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The International Master of Interior-Architectural Design (IMIAD) programme has long examined the work of the architect – or, should I say, interior designer – Adolf Loos. In October 2014, I was part of a group that retraced some of Adolf Loos’s footsteps on an excursion led by Professor Wolfgang Grillitsch. A year later, in November 2015, the IMIAD programme published a call for master’s theses with a choice of two topics – one of which was “The Other Learning. Adolf Loos and Interior Design”. The topic was offered in combination with funding for a study trip to places where Adolf Loos lived and worked. I saw this as an excellent opportunity to not only write my thesis on a subject with a strong focus on architectural history, but also carry out fully funded local research! My internal pitch for the topic was accepted a short time later, and I set about writing a master’s thesis entitled “The Other Learning. Adolf Loos – Guiding Intellectual Force, Trailblazer, Role Model” under the supervision of Professor Wolfgang Grillitsch and Dr. Ing. Hans-Jürgen Breuning.
I started by researching Loos’s personal biography and preparing
for my three-week study trip, which took me to Vienna, Brno, Prague
and Pilsen. It was clear from the results of my preliminary
research that my thesis should focus on Loos’s interiors in Pilsen.
The other stops on my trip therefore primarily involved visits to
rooms and spaces designed by Adolf Loos. In Vienna, this included
the gentlemen’s outfitter Knize, the Loos building on
Michaelerplatz, the Loosbar and the living room of Loos’s own
apartment, which is now on display in the Wien Museum. I also took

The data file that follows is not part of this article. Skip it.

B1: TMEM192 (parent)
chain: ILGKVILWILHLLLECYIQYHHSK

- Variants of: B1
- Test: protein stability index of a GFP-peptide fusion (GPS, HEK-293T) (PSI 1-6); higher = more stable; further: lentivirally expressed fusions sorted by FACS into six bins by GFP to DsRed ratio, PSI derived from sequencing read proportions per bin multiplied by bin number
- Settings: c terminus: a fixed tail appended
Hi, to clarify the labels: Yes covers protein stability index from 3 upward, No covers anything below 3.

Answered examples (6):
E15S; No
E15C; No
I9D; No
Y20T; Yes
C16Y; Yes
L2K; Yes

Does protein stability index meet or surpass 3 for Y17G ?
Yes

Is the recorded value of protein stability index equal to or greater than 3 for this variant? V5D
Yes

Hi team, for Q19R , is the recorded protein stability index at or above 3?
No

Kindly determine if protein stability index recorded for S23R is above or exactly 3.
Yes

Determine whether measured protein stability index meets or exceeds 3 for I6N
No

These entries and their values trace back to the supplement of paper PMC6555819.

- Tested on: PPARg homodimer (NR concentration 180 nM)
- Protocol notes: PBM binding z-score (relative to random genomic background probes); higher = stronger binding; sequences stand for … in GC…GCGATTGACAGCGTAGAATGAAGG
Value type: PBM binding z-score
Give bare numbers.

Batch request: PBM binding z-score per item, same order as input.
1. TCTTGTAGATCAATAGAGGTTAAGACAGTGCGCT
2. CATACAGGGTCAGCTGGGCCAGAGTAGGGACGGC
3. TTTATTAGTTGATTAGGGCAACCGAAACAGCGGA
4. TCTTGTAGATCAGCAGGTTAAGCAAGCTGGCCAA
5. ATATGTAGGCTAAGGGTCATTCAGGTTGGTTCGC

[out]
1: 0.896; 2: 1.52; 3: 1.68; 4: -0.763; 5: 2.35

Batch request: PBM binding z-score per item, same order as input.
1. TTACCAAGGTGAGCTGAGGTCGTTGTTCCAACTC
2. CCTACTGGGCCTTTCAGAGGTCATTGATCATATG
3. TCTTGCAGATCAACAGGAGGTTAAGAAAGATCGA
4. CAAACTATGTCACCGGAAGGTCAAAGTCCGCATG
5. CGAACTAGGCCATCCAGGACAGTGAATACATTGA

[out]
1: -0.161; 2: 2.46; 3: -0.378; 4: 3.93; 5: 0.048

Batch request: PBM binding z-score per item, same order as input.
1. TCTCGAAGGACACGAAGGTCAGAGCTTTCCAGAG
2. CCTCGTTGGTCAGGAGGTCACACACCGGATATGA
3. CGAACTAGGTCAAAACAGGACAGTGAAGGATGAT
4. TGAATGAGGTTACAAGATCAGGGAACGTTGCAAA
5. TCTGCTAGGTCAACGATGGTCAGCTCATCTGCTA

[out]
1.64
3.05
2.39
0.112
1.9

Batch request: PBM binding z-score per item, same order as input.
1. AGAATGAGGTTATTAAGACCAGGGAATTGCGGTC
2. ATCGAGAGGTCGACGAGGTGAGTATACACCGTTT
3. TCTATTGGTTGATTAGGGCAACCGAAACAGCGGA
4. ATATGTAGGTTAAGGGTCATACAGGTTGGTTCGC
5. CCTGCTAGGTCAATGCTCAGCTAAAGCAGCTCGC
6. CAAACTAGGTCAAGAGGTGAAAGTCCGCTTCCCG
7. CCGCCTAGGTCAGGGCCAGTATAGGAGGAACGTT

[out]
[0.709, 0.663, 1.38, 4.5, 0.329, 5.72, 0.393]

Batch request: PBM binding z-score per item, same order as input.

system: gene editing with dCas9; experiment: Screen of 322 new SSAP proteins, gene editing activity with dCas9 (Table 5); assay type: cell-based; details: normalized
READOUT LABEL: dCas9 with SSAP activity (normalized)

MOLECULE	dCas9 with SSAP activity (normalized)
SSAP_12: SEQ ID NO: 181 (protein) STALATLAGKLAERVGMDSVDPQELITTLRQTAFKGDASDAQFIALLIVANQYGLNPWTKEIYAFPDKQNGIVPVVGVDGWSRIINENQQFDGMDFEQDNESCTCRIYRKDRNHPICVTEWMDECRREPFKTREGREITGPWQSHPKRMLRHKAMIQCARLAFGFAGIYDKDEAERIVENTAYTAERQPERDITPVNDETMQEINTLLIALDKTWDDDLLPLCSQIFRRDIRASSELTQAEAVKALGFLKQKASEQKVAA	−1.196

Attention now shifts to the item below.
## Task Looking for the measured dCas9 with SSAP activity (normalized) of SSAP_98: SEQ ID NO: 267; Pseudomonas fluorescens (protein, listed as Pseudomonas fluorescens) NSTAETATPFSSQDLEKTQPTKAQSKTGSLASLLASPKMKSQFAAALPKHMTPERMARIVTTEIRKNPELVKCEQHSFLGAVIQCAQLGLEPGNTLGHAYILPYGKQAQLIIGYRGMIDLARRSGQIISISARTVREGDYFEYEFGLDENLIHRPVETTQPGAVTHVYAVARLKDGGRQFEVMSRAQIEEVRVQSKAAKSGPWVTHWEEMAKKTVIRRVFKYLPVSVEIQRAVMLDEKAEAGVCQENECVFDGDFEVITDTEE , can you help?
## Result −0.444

the opportunity to interview the Loos expert Dr Markus Kristan, who
is responsible for the Loos collection held in the archives of the
Albertina. I then travelled to Brno, the birthplace of Adolf Loos.
I was fortunate to be able to stay with the art historian Lucie
Valdhansova, who I had got to know when she guided us through
Loos’s interiors in Pilsen a year earlier. Lucie now works at Villa
Tugendhat, and gave me a fascinating tour of this impressive
building by Ludwig Mies van der Rohe. It is amazing how much
variety there is in the modern architecture of that period.
After stopping in Prague to see Loos’s Villa Müller, I then made my way to Pilsen – my final and most important destination. Although Adolf Loos’s interiors were opened up to the public as part of Pilsen’s year as the 2015 European Capital of Culture, they are the subject of far less detailed publications than his other buildings and designs. This makes them all the more rewarding as a research topic. Thanks to the art historian Magdalena Soukupová and the Loos expert Karel Zoch, I was able to both visit and fully document the interiors. As a result, we now have detailed plans of the rooms that have survived to this day.
Floor plan and photo of the Brummel appartment interior in Pilsen, Tschechische Republik
The experience of investigating and documenting spaces created by Loos went on to provide the foundation for an assessment of what we can learn from Adolf Loos. My analysis of his work focused on five key points: Homeliness, quality, spatial presentation, spatial boundaries and lighting mood. These five points highlight ways in which Adolf Loos can still be a role model for the interior designers of today.
In my opinion, interior designers need to have an understanding of the past and the work of Adolf Loos if they are to design the interiors of the future. I would like to thank the IMIAD programme – and in particular Professor Wolfgang Grillitsch and Dr. Ing. Hans-Jürgen Breuning – for the opportunity to write my master’s thesis in an international context.
Theresia Hug, IMIAD Alumna summer semester 2016
A hand full of Loos: didactic principle zur Vermittlung der wichtigsten Elemente der Looschen Architektur